Oil Settles Near Three Month High On US-China Trade Outlook

Oil prices slipped from a near three-month high as we enter into the last full week before the winter holiday, with investors hoping some clarity emerges from the new US-China trade deal.  The introduction of this deal, finally, should help to boost some flow between the world’s top two economies. 

That said, Brent crude oil futures dragged 0.3 percent, dropping 22 cents to $65 per barrel early on Monday.  Global benchmark West Texas Intermediate crude oil was also down 23 cents, about 0.4 percent, to just under $60 per barrel. So far this year, Brent has rallied this year, mostly supported by production cuts from the Organization of the Petroleum Exporting Countries (OPEC), including allies like Russia.  OPEC nations agreed to cut supply by another 500,000 barrels per day at the top of next year. 

The long-awaited trade agreement between the United States and China is still in its “phase one” stage, but analysts say it should reduce, at least, some of the US tariffs China recently imposed. In exchange, at least it appears for now, China will buy more American agricultural products and other US-made goods.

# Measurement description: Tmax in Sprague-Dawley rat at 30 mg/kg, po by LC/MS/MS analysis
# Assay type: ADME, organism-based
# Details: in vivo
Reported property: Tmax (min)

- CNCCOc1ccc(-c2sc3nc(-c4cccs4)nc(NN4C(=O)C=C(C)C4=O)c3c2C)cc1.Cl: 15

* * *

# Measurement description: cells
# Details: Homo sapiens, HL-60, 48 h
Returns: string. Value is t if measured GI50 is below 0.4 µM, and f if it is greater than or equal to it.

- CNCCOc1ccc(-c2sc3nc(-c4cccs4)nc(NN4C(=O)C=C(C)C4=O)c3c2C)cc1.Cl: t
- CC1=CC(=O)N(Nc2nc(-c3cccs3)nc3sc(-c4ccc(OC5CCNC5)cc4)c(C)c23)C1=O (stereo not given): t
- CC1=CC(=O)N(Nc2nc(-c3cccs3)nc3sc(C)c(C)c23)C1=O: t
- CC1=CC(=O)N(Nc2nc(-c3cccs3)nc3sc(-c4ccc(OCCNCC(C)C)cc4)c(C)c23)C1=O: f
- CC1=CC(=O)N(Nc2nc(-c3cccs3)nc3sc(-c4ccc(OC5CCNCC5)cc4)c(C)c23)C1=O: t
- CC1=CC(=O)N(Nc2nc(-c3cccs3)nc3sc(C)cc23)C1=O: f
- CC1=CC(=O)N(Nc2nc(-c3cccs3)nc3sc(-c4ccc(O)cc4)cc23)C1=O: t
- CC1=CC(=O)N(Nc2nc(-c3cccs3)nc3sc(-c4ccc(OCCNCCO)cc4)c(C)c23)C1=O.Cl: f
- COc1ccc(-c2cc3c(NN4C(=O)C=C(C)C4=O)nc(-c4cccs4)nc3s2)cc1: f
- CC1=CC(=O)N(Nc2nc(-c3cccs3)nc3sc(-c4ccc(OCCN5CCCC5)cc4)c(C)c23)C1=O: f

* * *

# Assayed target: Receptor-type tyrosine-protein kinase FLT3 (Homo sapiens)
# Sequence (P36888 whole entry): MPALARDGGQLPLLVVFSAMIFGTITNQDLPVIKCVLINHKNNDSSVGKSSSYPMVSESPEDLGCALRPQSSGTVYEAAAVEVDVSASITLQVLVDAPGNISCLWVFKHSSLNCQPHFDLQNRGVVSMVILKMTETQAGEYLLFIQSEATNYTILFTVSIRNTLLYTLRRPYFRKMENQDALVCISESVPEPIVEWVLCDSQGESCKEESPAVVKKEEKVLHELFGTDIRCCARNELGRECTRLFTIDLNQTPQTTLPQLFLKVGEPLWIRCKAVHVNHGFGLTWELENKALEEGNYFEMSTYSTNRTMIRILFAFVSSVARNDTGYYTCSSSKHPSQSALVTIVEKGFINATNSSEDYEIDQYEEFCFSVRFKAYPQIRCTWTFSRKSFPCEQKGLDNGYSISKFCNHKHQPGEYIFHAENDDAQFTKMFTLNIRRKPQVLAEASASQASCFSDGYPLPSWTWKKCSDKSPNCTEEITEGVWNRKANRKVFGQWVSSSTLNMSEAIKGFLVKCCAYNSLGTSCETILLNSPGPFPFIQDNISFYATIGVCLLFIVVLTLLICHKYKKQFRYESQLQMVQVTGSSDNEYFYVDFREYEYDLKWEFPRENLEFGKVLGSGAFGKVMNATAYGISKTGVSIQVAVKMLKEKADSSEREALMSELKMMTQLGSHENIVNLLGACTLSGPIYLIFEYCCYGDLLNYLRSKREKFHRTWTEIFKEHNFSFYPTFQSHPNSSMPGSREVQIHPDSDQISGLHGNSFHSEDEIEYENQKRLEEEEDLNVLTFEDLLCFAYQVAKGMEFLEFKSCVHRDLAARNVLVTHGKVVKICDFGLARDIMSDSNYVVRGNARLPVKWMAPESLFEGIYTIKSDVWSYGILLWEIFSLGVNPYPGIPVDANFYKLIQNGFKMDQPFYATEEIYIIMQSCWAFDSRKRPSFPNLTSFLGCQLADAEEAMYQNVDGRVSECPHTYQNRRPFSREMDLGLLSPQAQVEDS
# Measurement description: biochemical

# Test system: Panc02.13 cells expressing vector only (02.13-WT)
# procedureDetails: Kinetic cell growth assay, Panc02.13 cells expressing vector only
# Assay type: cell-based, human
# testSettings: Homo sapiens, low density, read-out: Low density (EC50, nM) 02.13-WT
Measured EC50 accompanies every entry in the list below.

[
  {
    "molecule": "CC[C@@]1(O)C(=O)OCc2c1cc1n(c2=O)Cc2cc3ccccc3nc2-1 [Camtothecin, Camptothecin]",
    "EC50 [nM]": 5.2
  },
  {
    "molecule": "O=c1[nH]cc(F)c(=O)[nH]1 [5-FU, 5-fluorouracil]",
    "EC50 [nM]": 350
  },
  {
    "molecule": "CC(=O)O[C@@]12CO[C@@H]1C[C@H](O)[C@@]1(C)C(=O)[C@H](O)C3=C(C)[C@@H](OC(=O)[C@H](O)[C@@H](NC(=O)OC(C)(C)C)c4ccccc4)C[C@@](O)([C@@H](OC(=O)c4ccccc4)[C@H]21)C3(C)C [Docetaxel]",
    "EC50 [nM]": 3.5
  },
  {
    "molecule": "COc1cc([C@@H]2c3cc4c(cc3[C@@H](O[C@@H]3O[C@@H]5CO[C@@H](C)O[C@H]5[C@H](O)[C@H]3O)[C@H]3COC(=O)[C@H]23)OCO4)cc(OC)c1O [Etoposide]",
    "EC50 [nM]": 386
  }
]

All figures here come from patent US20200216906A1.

According to US Trade Representative Robert Lighthizer, this deal could almost double the number of US exports to China across the next two years. He makes sure to add that while there is still a need to translate and revise the text, the deal is “totally done.”

Sure enough, China’s State Council customs tariff commission confided, also on Sunday this week, it has suspended additional tariffs on a handful of US goods which were supposed to be implemented starting this week. Following this announcement, data from China suggest both industrial output and retail growth accelerating at a rate better than what had originally been expected.  These facts support oil price data.

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